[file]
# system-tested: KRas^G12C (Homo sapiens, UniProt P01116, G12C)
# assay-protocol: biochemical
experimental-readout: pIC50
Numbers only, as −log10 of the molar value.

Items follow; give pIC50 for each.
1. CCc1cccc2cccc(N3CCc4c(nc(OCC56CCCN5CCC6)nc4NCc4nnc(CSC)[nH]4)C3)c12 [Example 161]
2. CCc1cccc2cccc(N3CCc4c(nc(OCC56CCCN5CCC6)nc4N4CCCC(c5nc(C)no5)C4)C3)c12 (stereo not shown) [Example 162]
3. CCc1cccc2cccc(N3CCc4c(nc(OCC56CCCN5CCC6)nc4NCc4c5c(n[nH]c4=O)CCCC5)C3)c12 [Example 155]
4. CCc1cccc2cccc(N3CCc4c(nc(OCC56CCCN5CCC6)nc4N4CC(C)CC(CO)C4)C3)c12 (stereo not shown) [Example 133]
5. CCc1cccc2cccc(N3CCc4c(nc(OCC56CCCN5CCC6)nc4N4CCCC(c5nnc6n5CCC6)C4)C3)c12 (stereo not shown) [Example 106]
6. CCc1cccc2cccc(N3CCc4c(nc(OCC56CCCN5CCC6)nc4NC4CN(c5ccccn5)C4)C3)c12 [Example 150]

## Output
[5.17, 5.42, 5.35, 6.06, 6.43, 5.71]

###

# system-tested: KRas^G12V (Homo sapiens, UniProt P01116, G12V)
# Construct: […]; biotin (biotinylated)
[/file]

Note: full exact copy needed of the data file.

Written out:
# system-tested: KRas^G12C (Homo sapiens, UniProt P01116, G12C)
# assay-protocol: biochemical
experimental-readout: pIC50
Numbers only, as −log10 of the molar value.

Items follow; give pIC50 for each.
1. CCc1cccc2cccc(N3CCc4c(nc(OCC56CCCN5CCC6)nc4NCc4nnc(CSC)[nH]4)C3)c12 [Example 161]
2. CCc1cccc2cccc(N3CCc4c(nc(OCC56CCCN5CCC6)nc4N4CCCC(c5nc(C)no5)C4)C3)c12 (stereo not shown) [Example 162]
3. CCc1cccc2cccc(N3CCc4c(nc(OCC56CCCN5CCC6)nc4NCc4c5c(n[nH]c4=O)CCCC5)C3)c12 [Example 155]
4. CCc1cccc2cccc(N3CCc4c(nc(OCC56CCCN5CCC6)nc4N4CC(C)CC(CO)C4)C3)c12 (stereo not shown) [Example 133]
5. CCc1cccc2cccc(N3CCc4c(nc(OCC56CCCN5CCC6)nc4N4CCCC(c5nnc6n5CCC6)C4)C3)c12 (stereo not shown) [Example 106]
6. CCc1cccc2cccc(N3CCc4c(nc(OCC56CCCN5CCC6)nc4NC4CN(c5ccccn5)C4)C3)c12 [Example 150]

## Output
[5.17, 5.42, 5.35, 6.06, 6.43, 5.71]

###

# system-tested: KRas^G12V (Homo sapiens, UniProt P01116, G12V)
# Construct: […]; biotin (biotinylated)